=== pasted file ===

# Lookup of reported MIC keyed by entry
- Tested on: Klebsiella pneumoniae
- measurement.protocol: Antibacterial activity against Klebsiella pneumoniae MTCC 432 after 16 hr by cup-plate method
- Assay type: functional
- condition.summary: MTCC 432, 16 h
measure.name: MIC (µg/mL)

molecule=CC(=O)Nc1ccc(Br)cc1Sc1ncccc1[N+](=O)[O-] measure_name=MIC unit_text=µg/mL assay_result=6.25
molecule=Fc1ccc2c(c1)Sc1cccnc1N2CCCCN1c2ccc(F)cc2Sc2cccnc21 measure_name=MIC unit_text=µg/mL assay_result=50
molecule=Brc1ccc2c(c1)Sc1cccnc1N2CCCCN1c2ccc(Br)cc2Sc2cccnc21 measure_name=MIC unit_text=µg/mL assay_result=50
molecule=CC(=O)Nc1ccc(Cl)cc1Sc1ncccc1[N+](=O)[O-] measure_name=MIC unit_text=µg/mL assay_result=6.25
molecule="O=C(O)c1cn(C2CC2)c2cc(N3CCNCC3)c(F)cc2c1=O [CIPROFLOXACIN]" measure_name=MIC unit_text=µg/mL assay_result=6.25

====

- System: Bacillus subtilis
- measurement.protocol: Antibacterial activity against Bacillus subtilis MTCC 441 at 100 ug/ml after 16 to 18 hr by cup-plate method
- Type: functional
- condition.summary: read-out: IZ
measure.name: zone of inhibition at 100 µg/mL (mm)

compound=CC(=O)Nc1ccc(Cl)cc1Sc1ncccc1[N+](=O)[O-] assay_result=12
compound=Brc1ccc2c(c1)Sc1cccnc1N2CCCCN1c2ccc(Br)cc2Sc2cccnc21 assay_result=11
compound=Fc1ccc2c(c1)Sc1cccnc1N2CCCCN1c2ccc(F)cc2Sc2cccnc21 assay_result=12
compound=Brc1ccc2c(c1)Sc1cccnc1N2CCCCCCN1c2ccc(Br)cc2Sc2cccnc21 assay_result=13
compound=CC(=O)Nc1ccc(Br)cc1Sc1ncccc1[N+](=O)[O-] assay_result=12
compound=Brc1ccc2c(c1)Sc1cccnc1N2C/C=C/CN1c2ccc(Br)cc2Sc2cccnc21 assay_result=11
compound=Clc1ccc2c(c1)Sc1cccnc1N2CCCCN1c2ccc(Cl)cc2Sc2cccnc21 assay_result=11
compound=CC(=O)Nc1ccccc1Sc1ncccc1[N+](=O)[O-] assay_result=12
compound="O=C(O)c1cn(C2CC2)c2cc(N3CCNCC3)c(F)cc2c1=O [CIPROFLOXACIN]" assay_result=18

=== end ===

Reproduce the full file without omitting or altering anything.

# Lookup of reported MIC keyed by entry
- Tested on: Klebsiella pneumoniae
- measurement.protocol: Antibacterial activity against Klebsiella pneumoniae MTCC 432 after 16 hr by cup-plate method
- Assay type: functional
- condition.summary: MTCC 432, 16 h
measure.name: MIC (µg/mL)

molecule=CC(=O)Nc1ccc(Br)cc1Sc1ncccc1[N+](=O)[O-] measure_name=MIC unit_text=µg/mL assay_result=6.25
molecule=Fc1ccc2c(c1)Sc1cccnc1N2CCCCN1c2ccc(F)cc2Sc2cccnc21 measure_name=MIC unit_text=µg/mL assay_result=50
molecule=Brc1ccc2c(c1)Sc1cccnc1N2CCCCN1c2ccc(Br)cc2Sc2cccnc21 measure_name=MIC unit_text=µg/mL assay_result=50
molecule=CC(=O)Nc1ccc(Cl)cc1Sc1ncccc1[N+](=O)[O-] measure_name=MIC unit_text=µg/mL assay_result=6.25
molecule="O=C(O)c1cn(C2CC2)c2cc(N3CCNCC3)c(F)cc2c1=O [CIPROFLOXACIN]" measure_name=MIC unit_text=µg/mL assay_result=6.25

====

- System: Bacillus subtilis
- measurement.protocol: Antibacterial activity against Bacillus subtilis MTCC 441 at 100 ug/ml after 16 to 18 hr by cup-plate method
- Type: functional
- condition.summary: read-out: IZ
measure.name: zone of inhibition at 100 µg/mL (mm)

compound=CC(=O)Nc1ccc(Cl)cc1Sc1ncccc1[N+](=O)[O-] assay_result=12
compound=Brc1ccc2c(c1)Sc1cccnc1N2CCCCN1c2ccc(Br)cc2Sc2cccnc21 assay_result=11
compound=Fc1ccc2c(c1)Sc1cccnc1N2CCCCN1c2ccc(F)cc2Sc2cccnc21 assay_result=12
compound=Brc1ccc2c(c1)Sc1cccnc1N2CCCCCCN1c2ccc(Br)cc2Sc2cccnc21 assay_result=13
compound=CC(=O)Nc1ccc(Br)cc1Sc1ncccc1[N+](=O)[O-] assay_result=12
compound=Brc1ccc2c(c1)Sc1cccnc1N2C/C=C/CN1c2ccc(Br)cc2Sc2cccnc21 assay_result=11
compound=Clc1ccc2c(c1)Sc1cccnc1N2CCCCN1c2ccc(Cl)cc2Sc2cccnc21 assay_result=11
compound=CC(=O)Nc1ccccc1Sc1ncccc1[N+](=O)[O-] assay_result=12
compound="O=C(O)c1cn(C2CC2)c2cc(N3CCNCC3)c(F)cc2c1=O [CIPROFLOXACIN]" assay_result=18